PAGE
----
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Source:  New York Historical Society

Source: New York Historical Society

Originally built in 1883-84, this Queen Anne and Romanesque Revival structure was designed by architects Lamb & Rich at a time when Harlem was a suburb and 81 East 125th Street was conveniently located next to a ground-level Metro Station.  The main floors were occupied by the Mount Morris Bank and Safe Deposit Company, with luxury apartments on the floors above.  The structure had three arched entrances.  One used for the apartments, one for the lower-level bank vault and a grand entrance to the main level of the bank.  In 1913, the Mount Morris Bank became a branch of the Corn Exchange Bank.

Source:  New York Architectural Images

Source: New York Architectural Images

Time and the economic climate were not kind to either the building or Harlem in the years that followed.  By 1954 the Corn Exchange Bank merged with Chemical Bank, but due to a tax foreclosure, the building ended up in the hands of the City in 1972.  By then, the building was badly in need of repair and had only two occupied commercial spaces –one being a deli and the other was Samuel Temple Church of God–currently located a few doors down to the West.  The building was considered for landmarking in the 1980s, but it wasn’t declared a City Landmark until 1993.

Source: New York ARchitectural Images A decaying Corn Exchange Bank Building, photo taken from the Metro North platform

Source: New York Architectural Images
A decaying Corn Exchange Bank Building post 1997 fire, photo taken from the Metro North platform

The New York Times’ Christopher Gray visited the building in 1987 for a Streetscapes column, where he mentions a few of the notable assets of the building like the terracotta panels with radiant forms and a date stone with the year 1883 in script, set against a basket-weave pattern. But speaking to its condition at that time, he also mentions broken window panes, the roof the City patched up that year, and the ground floor getting sealed up with cinder block. A fire in 1997 destroyed the two story mansard roof.

Enter Ethel Bates, a Harlemite and activist who had a dream and a vision. Purchasing the building from the City for $10,000 in 2003, Ms. Bates’ dream was to rehabilitate the building and develop it into a non-profit culinary institute to serve and employ her Harlem community. Admittedly, she knew nothing about development or construction and in the end, couldn’t raise the $9 million needed for the project.  For several years she used her own funds, but the deteriorating roof was her biggest enemy.  She bought a building with severe structural problems that only worsened as time went by. The City took the building back in 2007 after imposing steep fines on Ms. Bates for safety violations.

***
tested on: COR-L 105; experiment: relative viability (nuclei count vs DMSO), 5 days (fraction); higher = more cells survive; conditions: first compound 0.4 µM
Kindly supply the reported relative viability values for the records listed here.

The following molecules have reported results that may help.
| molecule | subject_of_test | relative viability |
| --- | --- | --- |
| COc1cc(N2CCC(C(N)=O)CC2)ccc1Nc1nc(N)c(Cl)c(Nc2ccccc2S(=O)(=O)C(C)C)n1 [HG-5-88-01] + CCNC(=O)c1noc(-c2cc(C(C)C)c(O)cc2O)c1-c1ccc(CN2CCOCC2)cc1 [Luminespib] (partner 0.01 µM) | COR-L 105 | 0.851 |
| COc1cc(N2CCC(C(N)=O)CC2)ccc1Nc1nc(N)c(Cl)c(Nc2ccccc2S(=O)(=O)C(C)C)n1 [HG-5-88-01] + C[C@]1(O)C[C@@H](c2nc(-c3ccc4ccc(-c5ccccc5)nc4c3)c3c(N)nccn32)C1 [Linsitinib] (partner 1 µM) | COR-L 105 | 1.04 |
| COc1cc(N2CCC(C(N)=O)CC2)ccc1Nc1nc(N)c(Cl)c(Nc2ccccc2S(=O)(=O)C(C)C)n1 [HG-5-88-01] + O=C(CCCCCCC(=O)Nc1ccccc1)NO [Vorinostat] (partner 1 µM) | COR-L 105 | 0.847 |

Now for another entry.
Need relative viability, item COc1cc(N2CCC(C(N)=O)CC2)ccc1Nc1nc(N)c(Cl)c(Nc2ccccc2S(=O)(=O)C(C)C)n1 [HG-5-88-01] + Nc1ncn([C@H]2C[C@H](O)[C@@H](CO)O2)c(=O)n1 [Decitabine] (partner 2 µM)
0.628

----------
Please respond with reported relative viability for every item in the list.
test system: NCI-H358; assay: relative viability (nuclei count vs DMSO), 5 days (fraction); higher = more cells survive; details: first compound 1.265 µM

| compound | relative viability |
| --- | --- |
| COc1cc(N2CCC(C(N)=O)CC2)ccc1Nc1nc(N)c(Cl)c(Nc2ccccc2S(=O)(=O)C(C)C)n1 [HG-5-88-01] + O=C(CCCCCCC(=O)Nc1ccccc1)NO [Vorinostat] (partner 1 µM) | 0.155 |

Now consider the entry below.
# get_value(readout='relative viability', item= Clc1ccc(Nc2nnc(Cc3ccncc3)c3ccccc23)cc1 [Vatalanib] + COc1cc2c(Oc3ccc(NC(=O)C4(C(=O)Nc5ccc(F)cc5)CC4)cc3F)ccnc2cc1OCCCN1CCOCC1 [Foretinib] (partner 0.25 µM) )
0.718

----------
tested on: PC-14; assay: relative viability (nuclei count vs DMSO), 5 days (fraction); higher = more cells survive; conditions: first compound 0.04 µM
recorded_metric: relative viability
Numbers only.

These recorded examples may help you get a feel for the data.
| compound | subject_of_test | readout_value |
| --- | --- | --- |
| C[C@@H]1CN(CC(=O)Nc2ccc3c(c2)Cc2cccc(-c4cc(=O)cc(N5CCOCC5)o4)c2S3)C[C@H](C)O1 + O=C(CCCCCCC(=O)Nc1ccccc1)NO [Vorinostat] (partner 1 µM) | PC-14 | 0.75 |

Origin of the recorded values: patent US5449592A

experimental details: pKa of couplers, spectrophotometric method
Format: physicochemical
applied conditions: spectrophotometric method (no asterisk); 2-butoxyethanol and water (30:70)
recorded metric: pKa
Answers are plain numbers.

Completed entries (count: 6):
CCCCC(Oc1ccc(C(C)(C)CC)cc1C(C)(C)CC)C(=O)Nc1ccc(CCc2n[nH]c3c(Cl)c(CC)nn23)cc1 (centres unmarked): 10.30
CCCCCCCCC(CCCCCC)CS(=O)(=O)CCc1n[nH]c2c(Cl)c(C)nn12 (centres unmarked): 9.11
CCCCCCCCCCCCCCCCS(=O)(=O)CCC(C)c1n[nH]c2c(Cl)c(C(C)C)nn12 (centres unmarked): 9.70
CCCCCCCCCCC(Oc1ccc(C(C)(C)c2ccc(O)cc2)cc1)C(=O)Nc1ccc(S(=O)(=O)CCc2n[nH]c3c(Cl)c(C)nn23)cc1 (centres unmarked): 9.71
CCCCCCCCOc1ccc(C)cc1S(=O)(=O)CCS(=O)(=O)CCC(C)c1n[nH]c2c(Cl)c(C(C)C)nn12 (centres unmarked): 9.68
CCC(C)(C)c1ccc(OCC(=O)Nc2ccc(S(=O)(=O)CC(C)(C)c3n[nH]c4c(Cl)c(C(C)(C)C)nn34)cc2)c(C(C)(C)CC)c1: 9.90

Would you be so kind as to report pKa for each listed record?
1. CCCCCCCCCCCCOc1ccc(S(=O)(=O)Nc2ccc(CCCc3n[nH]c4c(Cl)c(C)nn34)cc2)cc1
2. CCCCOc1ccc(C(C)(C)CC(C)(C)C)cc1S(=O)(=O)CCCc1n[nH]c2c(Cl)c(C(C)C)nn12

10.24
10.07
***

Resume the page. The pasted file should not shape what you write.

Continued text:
Construction has begun and the building is rising. To the right, Park Avenue and the Metro North Station.

Construction has begun and the building is rising. To the right, Park Avenue and the Metro North Station.

In 2009 after the fire, the upper floors were deemed structurally unsafe and four floors were demolished. In 2010 The New York Times entitled its Streetscapes article ‘A Once Proud Bank, Brought Low.‘  And it was.  It had lost all but one story.

Photo taken this month, it reveals the back of the building on Park Avenue

Photo taken this month, it reveals the back of the building on Park Avenue

In 2011, the City issued a request for proposals. Danois Architects and Artimus Construction won the bid.  The building is currently under construction.  Above is a view of the North side of the building along Park Avenue.  Below is a view of the Park Avenue side of the building (photos taken this week).

Park Avenue view of the Corn Exchange Building currently under construction

Park Avenue view of the Corn Exchange Building currently under construction

Construction moving along quickly now,  with an anticipated completion date of later this year.

Street Level Interior Photo

Street Level Interior Photo

Second Interior Photo ofr the Street Level Interior

Second Interior Photo ofr the Street Level Interior

This is a $17 million dollar project, following Landmark guidelines, and will result in 9,000 square feet of retail space and 22,000 square feet of office space.  Most important, The Corn Exchange Bank Building rehabilitation project will preserve the Landmarked building’s historic facade, or what’s left of it at least.

Notice on the plywood surrounding the construction site.

Notice on the plywood surrounding the construction site.

In the end, the rendering below from thecornexchangeharlem.com website is what we hope to expect.  A reincarnation and a bright new future for The Corn Exchange Bank Building.

Rendering of what may be completed by the end of this year

Rendering of what may be completed by the end of this year

Get in touch with the author @AFineLyne.

Read more about 125th Street including an illustrated restaurant crawl of Harlem, Little Senegal in HarlemArt on the Gates at 125th Street,exploring 125th Streetrepurposing of the 125th St Viaduct and visit the Demolition Depot on 125th Street

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